Most of the reopening coverage focused on Guy Fieri’s face bringing the burgers.
But you also have the opportunity to buy a $14 milkshake.
And the food is not bad either, whether we’re talking about price, quality, or value. This “Pimento Grilled Cheese – A triple stacked grilled cheese like you’ve never seen before. Six cheese mac-n-cheese, SMC and pimento cheese, stuffed and stacked between three slices of garlic-buttered sourdough” costs a mere $15 and is a stupidly large amount of food. It was a little light on the pimento, probably, but the bread was thick with a nice crispy crunch and the macaroni and cheese was creamy and decadent. You could easily share it with the side of fries.
This “Bird is the Word” is “crispy fried all-natural chicken breast, buttermilk ranch dressing, pickles, cheddar, slaw and honey hot sauce on a garlic-buttered brioche bun.”
Again – a ton of food with flavorful fried chicken and fresh accompaniments. It’s not as traditional as what you’d receive at Homecomin’, but the sauce has a nice tang with really juicy, crispy chicken.
Excuse the potato quality, but here’s the $30 Filet Mignon I ordered on opening day. It was certainly not BOATHOUSE quality, but at half the price, it was probably 65.3% as good. Bricker has a great review of Planet Hollywood, including much better pictures than I’ll ever take, here. You can also read our opening day thoughts here. Basically, Planet Hollywood is like a souped-up TGI Friday’s at prices that aren’t that terrible. It’s a very no-fuss experience and sometimes that’s what you’re looking for.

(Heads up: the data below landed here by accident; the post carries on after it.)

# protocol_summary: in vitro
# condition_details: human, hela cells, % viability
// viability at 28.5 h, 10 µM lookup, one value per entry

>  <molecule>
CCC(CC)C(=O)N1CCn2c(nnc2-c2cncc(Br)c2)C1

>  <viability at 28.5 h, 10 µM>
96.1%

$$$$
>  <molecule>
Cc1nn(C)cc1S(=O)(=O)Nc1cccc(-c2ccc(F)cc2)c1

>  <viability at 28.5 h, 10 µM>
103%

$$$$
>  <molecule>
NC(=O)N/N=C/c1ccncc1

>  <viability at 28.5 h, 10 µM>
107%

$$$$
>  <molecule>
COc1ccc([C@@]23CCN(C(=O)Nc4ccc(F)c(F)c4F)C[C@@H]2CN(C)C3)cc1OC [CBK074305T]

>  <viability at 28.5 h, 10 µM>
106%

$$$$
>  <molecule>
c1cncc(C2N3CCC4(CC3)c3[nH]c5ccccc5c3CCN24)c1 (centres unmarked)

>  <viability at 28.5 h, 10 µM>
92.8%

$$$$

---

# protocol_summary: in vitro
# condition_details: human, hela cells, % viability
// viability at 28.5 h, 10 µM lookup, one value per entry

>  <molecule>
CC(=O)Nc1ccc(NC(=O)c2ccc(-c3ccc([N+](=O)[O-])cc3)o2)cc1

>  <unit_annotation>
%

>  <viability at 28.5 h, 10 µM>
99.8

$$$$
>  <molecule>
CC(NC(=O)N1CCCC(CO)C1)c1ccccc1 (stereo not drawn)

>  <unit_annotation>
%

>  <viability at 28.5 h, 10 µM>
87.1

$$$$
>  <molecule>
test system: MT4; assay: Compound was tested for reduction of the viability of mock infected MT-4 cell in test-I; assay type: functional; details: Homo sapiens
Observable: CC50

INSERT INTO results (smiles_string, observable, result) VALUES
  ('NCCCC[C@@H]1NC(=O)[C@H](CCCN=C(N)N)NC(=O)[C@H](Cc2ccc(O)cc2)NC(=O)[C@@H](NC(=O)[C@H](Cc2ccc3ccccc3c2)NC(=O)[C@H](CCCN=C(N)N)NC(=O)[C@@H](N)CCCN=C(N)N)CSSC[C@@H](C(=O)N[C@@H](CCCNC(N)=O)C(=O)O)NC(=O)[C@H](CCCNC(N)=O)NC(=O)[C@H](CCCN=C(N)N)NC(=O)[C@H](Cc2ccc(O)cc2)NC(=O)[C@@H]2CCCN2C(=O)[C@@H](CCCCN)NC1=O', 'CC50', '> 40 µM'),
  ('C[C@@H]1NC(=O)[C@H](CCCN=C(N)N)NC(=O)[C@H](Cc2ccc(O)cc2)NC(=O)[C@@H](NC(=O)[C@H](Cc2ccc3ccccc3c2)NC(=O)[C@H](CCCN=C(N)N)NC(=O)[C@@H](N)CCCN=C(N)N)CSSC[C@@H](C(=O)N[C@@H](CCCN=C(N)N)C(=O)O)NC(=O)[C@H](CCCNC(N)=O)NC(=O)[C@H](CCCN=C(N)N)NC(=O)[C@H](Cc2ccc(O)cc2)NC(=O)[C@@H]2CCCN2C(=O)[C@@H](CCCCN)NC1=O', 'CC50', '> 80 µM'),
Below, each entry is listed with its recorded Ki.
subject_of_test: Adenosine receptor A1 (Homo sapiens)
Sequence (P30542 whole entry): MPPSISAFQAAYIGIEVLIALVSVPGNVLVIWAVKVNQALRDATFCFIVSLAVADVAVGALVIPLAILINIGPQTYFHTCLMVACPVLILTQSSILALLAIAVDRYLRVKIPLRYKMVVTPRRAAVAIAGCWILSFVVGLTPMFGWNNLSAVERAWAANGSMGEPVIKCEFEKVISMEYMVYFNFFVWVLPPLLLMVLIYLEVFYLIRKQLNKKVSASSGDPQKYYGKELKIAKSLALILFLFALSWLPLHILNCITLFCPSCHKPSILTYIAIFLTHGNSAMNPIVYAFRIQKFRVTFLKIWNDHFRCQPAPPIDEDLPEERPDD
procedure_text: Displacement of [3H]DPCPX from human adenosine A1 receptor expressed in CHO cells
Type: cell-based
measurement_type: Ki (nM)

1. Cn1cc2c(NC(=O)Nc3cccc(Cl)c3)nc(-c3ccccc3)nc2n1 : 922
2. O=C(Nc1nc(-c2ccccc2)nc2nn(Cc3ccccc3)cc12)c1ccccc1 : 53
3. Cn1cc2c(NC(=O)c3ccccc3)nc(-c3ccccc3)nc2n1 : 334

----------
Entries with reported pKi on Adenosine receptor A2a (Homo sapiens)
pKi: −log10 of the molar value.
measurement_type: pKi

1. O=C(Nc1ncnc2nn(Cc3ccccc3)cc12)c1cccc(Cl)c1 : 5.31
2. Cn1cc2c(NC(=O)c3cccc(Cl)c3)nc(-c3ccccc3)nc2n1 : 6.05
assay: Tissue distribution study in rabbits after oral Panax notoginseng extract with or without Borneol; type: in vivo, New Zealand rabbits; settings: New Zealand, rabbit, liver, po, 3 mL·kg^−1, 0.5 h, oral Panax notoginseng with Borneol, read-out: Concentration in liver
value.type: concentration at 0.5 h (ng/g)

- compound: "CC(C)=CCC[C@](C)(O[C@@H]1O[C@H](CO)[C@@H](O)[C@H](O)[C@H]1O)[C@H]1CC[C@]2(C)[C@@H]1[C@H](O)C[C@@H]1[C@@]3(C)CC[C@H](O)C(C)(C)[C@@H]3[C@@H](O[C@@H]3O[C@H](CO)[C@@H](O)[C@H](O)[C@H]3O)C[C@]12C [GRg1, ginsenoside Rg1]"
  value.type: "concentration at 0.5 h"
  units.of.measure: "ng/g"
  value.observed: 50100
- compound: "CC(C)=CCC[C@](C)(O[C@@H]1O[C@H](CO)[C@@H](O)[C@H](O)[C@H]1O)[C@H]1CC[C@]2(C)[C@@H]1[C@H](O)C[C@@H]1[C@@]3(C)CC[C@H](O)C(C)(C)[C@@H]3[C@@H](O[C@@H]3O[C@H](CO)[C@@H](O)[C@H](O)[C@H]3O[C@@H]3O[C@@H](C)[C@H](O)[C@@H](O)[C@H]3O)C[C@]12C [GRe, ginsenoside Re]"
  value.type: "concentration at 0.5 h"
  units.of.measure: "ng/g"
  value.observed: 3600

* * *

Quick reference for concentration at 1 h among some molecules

The Coca-Cola Store has a rooftop bar that is a lot of fun. The full menu is located here. They’ve got a lot of inexpensive options, including things like a Mexican bottle of Coke for $3 or a can of Surge for $3.50.
But I think the “Tastes of the World” are the most fun, here with a $10 tray of ice cream floats mixed with a variety of soda flavors.
For $8.50, you can try the “International Tray,” which includes 16 flavors of soda from around the world. Or order both for $15 and come away with 24 cups worth of stuff. I’d suggest having at least four people for this job as it’s a ton of soda for the money. It’s also interesting to get everyone’s opinions.
All of the cocktails are freshly prepared and shaken, even those that come in this $25 Signature Flight.
On the far left is “Beverly’s Revenge – Hendrick Gin, Solerno Blood Orange Liqueur and Beverly,” followed by the “SRL Margarita – Herradura Tequila, Grand Marnier Raspberry Peach, Aperol and Simply Raspberry Lemonade,” the “Strawberry Mojito – Bacardi Superior Rum, Minute Maid, Strawberry Concentrate and Sprite” and “Cherry Coke Ripper – Malibu Rum, Southern Comfort, Grenadine, and Cherry Coca-Cola.”
The Beverly’s Revenge is quite refreshing with the gin and orange liqueur helping to ease the bitterness of the Italian soda. You can try it as part of the flight or purchase a larger version on its own for $13.